Caesar (C. Iulius, 102-44 BC), statesman and soldier, defied the dictator Sulla; served in the Mithridatic wars and in Spain; entered Roman politics as a "democrat" against the senatorial government; was the real leader of the coalition with Pompey and Crassus; conquered all Gaul for Rome; attacked Britain twice; was forced into civil war; became master of the Roman world; and achieved wide-reaching reforms until his murder. We have his books of commentarii (notes): eight on his wars in Gaul from 58-52 BC, including the two expeditions to Britain in 55-54, and three on the civil war of 49-48. They are records of his own campaigns (with occasional digressions) in vigorous, direct, clear, unemotional style and in the third person, the account of the civil war being somewhat more impassioned. This edition of the Civil War replaces the earlier Loeb Classical Library edition by A. G. Peskett (1914) with new text, translation, introduction, and bibliography. In the Loeb Classical Library edition of Caesar, Volume I is his Gallic War; Volume III consists of Alexandrian War, African War, and Spanish War, commonly ascribed to Caesar by our manuscripts but of uncertain authorship.
The Bayeaux Tapestry is unique both as a historical document and as a work of art. It was made soon after the Battle of Hastings in 1066, and it tells the story of the events that led up to William the Conqueror's invasion of England and the battle itself.
Meticulously researched and vividly written, Eight Days at Yalta is a
remarkable work of intense historical drama.
Drawing together the latest research in the field, The Routledge History of the Renaissance treats the Renaissance not as a static concept, but as one of ongoing change within an international framework. It takes as its unifying theme the idea of exchange and interchange through the movement of goods, ideas, disease and people, across social, religious, political and physical boundaries. Covering a broad range of temporal periods and geographic regions, the chapters discuss topics such as the material cultures of Renaissance societies; the increased popularity of shopping as a pastime in fourteenth-century Italy; military entrepreneurs and their networks across Europe; the emergence and development of the Ottoman empire from the early fourteenth to the late sixteenth century; and women and humanism in Renaissance Europe. The volume is interdisciplinary in nature, combining historical methodology with techniques from the fields of anthropology, sociology, psychology and literary criticism. It allows for juxtapositions of approaches that are usually segregated into traditional subfields, such as intellectual, political, gender, military and economic history. Capturing dynamic new approaches to the study of this fascinating period and illustrated throughout with images, figures and tables, this comprehensive volume is a valuable resource for all students and scholars of the Renaissance.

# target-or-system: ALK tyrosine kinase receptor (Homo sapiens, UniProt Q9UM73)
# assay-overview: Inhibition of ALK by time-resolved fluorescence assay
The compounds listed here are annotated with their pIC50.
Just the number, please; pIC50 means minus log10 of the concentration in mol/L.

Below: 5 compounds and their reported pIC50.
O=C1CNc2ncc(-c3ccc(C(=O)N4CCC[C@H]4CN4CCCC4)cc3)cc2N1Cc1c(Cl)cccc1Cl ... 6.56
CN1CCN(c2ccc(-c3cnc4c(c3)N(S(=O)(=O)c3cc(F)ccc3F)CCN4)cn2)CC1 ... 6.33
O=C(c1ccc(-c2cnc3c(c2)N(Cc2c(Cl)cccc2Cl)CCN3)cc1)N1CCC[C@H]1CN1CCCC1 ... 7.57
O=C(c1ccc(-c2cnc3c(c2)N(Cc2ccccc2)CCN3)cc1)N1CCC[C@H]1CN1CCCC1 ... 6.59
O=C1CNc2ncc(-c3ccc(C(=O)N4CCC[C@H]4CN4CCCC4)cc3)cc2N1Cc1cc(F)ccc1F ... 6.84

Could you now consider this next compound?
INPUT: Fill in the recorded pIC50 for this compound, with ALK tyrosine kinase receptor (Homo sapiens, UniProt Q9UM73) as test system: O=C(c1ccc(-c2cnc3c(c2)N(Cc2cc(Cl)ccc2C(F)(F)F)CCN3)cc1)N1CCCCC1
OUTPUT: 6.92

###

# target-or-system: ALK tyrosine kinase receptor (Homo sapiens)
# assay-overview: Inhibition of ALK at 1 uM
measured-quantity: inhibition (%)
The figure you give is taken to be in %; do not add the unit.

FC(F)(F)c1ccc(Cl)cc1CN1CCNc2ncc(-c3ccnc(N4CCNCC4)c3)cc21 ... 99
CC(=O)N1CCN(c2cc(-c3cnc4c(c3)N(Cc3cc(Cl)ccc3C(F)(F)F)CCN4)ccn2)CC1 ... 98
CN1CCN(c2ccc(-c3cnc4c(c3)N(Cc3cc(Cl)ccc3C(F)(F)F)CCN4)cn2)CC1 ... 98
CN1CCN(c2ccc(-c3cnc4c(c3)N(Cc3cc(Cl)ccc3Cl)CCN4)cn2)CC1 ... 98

A clear, chronological narrative exploring many of the ethical dilemmas posed for real people during and after the Second World War. Literature on the Second World War is voluminous. In `Moral Combat', however, Michael Burleigh achieves what few historians can claim to have done; by exploring the moral sentiment of entire societies and their leaders, and how this changed under the impact of total war, he presents readers with an entirely fresh perspective of this conflict. Opening with the 'predators' - Mussolini, Hitler, Prince Hirohito of Japan - and moving onto appeasement (a popular policy or a 'wrong' policy?), the rape of Poland, Barbarossa, the role of Churchill, and the Holocaust, Burleigh analyses the moral dimension of the Second World War's most important moments. More than merely a history of 'great men', however, Burleigh also examines the moral reasoning of individuals who had to make choices under circumstances difficult to imagine. Stressing the maxim that the past is used to make sense of the present world we live in, he takes us right up to today's war on terror - a war of competing ideas. What, in the end, will constitute its victory? Burleigh's fascinating and deeply engaging exploration refuses to draw lessons from the past for the future, remaining instead firmly focused on the on-the-spot decisions that came to define the conflict. Original, perceptive and remarkable in scope, this is an unforgettable and hugely important Second World War history.